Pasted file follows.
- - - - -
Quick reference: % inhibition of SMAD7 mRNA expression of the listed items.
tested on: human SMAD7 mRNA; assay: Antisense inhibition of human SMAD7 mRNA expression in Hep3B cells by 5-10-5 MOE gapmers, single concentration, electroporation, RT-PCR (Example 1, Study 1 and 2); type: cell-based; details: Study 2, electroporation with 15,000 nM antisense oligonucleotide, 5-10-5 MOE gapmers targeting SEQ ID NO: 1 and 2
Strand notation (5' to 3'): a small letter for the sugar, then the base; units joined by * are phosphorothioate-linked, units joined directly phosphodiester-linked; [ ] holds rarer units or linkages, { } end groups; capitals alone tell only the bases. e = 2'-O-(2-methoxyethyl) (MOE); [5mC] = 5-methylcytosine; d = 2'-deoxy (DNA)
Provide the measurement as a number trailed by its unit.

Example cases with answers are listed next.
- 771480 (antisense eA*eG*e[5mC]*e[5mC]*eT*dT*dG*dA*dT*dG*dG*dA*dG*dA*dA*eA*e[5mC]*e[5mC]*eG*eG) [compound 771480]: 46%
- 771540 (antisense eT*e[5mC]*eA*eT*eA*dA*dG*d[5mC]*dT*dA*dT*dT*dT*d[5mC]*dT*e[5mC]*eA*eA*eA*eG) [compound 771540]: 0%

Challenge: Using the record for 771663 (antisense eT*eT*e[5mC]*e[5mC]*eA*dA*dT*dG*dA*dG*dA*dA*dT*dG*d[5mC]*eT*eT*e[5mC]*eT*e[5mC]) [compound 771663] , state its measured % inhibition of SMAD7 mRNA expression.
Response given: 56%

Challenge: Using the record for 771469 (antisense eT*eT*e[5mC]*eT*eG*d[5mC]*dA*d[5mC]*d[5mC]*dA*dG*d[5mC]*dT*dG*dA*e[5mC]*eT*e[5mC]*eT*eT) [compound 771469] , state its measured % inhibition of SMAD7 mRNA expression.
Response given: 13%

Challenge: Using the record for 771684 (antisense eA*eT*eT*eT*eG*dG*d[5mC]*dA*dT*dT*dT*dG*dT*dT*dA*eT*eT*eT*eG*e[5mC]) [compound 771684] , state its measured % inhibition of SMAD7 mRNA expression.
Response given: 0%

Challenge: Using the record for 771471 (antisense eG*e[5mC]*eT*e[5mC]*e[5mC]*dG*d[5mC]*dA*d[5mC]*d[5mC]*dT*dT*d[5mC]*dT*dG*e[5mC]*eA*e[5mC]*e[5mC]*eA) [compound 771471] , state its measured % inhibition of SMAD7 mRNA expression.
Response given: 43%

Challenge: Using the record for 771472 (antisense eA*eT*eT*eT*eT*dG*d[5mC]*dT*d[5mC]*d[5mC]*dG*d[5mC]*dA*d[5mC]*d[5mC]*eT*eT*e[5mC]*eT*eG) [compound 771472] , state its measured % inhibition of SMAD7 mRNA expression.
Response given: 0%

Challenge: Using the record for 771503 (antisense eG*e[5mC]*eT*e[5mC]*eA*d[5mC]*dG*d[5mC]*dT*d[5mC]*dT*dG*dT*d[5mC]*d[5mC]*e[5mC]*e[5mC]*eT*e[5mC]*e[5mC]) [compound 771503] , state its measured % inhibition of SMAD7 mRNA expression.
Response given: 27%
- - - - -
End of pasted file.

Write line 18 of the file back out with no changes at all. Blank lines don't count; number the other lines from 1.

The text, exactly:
Challenge: Using the record for 771503 (antisense eG*e[5mC]*eT*e[5mC]*eA*d[5mC]*dG*d[5mC]*dT*d[5mC]*dT*dG*dT*d[5mC]*d[5mC]*e[5mC]*e[5mC]*eT*e[5mC]*e[5mC]) [compound 771503] , state its measured % inhibition of SMAD7 mRNA expression.